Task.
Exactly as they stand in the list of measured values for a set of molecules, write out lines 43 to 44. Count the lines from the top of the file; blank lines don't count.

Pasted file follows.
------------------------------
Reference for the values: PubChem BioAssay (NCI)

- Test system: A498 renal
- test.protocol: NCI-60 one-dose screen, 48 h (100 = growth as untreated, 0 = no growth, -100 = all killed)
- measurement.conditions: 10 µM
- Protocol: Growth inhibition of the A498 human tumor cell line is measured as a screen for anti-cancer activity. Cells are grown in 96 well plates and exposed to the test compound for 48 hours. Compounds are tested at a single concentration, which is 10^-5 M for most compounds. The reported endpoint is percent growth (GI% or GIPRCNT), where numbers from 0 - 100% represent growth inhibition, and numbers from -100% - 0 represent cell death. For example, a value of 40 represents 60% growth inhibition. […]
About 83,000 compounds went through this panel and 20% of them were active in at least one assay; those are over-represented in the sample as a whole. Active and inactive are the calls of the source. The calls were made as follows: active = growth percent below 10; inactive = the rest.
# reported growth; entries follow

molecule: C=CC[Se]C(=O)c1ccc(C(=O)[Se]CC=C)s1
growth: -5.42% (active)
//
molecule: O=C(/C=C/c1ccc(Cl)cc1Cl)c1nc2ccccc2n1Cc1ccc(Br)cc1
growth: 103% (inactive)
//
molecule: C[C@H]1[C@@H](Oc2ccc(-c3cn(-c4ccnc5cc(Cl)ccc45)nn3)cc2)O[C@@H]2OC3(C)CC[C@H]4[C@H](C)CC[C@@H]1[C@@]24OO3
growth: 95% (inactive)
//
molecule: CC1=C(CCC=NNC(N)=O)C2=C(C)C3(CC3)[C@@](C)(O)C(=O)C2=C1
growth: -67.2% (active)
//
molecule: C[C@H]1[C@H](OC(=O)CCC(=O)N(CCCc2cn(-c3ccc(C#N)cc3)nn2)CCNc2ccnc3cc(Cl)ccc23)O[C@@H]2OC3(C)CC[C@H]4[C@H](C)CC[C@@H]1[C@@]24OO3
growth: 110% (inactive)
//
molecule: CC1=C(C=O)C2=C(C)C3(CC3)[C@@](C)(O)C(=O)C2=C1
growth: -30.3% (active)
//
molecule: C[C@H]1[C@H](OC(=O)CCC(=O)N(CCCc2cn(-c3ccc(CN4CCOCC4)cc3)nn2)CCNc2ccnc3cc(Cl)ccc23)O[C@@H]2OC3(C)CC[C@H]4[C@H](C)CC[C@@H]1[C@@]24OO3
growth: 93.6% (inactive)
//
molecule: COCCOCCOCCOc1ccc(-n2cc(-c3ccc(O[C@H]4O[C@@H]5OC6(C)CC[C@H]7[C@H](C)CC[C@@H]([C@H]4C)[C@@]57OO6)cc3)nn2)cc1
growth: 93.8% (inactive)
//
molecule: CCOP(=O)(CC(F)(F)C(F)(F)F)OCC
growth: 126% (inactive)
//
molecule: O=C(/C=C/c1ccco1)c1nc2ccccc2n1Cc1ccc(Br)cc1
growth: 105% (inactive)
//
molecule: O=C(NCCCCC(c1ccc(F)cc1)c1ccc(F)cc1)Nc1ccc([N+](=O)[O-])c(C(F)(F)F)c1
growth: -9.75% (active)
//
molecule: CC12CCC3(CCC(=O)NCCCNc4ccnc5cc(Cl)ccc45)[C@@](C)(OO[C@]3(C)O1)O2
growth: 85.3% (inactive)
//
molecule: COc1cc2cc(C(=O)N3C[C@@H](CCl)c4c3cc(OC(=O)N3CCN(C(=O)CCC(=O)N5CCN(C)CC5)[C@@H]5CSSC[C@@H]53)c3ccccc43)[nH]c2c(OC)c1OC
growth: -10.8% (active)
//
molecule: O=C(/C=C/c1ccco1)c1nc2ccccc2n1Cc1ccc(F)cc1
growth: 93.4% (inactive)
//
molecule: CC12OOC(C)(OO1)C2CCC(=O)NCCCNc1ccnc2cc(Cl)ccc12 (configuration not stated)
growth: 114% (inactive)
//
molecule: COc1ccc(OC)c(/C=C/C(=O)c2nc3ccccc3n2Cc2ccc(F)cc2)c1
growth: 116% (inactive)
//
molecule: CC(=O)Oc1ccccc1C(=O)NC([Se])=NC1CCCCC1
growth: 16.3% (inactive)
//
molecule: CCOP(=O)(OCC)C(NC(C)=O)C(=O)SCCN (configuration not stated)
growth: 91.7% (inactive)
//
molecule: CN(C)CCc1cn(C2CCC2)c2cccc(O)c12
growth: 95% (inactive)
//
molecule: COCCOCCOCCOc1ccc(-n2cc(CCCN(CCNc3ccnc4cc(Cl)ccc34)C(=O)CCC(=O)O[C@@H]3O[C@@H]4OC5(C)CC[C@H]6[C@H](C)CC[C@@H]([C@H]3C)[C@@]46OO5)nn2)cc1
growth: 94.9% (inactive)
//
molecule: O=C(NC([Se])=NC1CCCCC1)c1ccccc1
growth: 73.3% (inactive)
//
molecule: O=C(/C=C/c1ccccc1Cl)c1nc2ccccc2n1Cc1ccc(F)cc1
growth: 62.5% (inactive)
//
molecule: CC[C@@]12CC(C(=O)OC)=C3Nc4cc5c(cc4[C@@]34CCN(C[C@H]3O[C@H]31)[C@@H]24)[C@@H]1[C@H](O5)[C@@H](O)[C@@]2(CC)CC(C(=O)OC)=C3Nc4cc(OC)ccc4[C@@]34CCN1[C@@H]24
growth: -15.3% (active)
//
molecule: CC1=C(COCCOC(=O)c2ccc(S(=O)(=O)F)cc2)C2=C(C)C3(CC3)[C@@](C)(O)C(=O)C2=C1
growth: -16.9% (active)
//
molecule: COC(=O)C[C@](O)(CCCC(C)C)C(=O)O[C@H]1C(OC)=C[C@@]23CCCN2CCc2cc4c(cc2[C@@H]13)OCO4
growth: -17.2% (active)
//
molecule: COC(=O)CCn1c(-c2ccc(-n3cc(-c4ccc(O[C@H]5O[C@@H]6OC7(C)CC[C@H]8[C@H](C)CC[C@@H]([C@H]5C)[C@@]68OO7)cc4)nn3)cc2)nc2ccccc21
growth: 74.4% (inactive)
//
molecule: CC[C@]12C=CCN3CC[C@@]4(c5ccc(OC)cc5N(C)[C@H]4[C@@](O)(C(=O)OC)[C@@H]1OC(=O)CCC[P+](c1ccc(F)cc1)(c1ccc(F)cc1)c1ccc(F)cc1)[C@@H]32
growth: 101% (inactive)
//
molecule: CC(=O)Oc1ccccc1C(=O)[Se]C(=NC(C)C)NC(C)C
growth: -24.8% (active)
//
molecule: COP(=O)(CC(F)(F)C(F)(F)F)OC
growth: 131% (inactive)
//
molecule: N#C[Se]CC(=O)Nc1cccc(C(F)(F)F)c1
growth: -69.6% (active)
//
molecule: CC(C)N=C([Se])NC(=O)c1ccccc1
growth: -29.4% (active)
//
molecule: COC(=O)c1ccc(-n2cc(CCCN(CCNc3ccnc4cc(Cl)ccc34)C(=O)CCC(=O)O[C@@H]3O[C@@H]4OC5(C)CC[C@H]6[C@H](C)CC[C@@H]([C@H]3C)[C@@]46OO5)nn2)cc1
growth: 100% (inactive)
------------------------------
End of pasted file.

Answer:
//
molecule: COc1cc2cc(C(=O)N3C[C@@H](CCl)c4c3cc(OC(=O)N3CCN(C(=O)CCC(=O)N5CCN(C)CC5)[C@@H]5CSSC[C@@H]53)c3ccccc43)[nH]c2c(OC)c1OC